The right way to reboot your career (review of Joanne Lipman’s Next: The Power of Reinvention in Life & Work)

Here are five things to know before rebooting your career.

It’ll take longer than you think. It’ll be harder than you can imagine. Never go it alone. Don’t jump into the complete unknown. And while it won’t be easy, it’ll be way better than sticking with a career that’s burning you out, boring you out of your mind or bumming you out because it’s all paycheque and no purpose.

“Many of us are looking for meaningful change, seeking what’s next, and yet we aren’t always sure how to get there,” says Joanne Lipman, journalist and author of Next: The Power of Reinvention in Life and Work. “There are ways to navigate these transitions with less stress and more agency.”

Drawing on hundreds of interviews and academic research, Lipman’s found a way. Her four-step reinvention roadmap starts with searching for what’s next, followed by struggle and a stop and then finally a solution.

“The process isn’t carved in stone,” says Lipman. “A particular stage may last hours or it may linger for years. You may go through the steps in a different order, or more than once. In some cases, the struggle is the catalyst rather than the search. You may breeze through one stage only to be thrown back to repeat another one.”

Too many of us focus on the first and last steps and ignore the messy middle, hoping that career reinventions can happen overnight. “That middle step is actually the most important: the struggle. It’s a slog. The struggle can be agonizing and almost unbearably frustrating. Nobody wants to go through it. Who wouldn’t rather glide smoothly from one path to the next?

“Too bad. The struggle isn’t just necessary; in virtually every arena of transformation, it’s the key to finding a solution.”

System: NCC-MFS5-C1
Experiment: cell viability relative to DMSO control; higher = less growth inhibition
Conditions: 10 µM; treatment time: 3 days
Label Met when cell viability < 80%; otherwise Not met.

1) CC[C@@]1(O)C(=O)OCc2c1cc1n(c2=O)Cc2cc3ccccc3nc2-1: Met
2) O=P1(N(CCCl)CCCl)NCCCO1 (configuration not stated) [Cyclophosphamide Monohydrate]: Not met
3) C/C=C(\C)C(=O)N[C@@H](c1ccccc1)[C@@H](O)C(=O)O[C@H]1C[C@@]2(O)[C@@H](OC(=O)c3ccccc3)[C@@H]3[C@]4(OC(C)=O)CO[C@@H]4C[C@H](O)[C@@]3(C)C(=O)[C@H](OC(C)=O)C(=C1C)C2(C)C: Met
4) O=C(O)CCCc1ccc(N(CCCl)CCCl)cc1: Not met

Lipman recommends recruiting expert companions. Connect with someone who’s an expert at what you hope to do next. And stay connected with someone who’s an expert at knowing you, your strengths, blind spots and passions.

“Sometimes to get beyond the struggle and power through to the solution, we need help. We can’t quite make the leap on our own. Sometimes we’re just stuck in our own heads, endlessly thinking and cogitating and daydreaming but unable to figure out if we are making the correct decision. That’s where an expert companion can make the difference.”

Here’s another key piece of advice from Lipman. Move before you move. Take small steps rather than a giant leap of faith. Ease into your reboot. “Most people begin edging toward a major transformation, often unknowingly, before they embrace it wholeheartedly. Giant leaps made without preparation are rare and likely to fail. Instead, those who are successful at making big changes take early steps during the search phase, often before they are aware of what they’re doing.”

Early in her career with the Wall Street Journal, Lipman interviewed the advertising executive who had dreamed up “I’m a Toys ‘R’ Us Kid” and Kodak’s “Picture a Brand New World”.  The executive wrote novels on the side. “Like so many of us, he harbored fantasies about another kind of life. Sure, he was a successful professional, admired in his field. He had already invested decades of his life in his advertising career. He was well into middle age.

“Yet he had an itch that wasn’t scratched by his job. He wanted to create novels, not ad copy.”

Despite brutal reviews for his early novels, James Patterson kept at it. He’s now written or co-authored more than 250 books that have sold over 400 million copies, making him the wealthiest author in America.

Patterson kept working in advertising even after he’d written 10 books. He decided to quit advertising one Sunday afternoon stuck in traffic on his drive back to the office. “He was always a novelist, just one who earned a living for a few decades doing something else,” says Lipman.

If you’ve spent a few years or decades doing something else, Lipman can help you figure out how to become what you were always meant to be.

Jay Robb serves as communications manager at McMaster University’s Faculty of Science, lives in Hamilton and has reviewed business books for the Hamilton Spectator since 1999.

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Jay Robb

I've reviewed more than 500 business books for the Hamilton Spectator since 1999 and worked in public relations since 1993.

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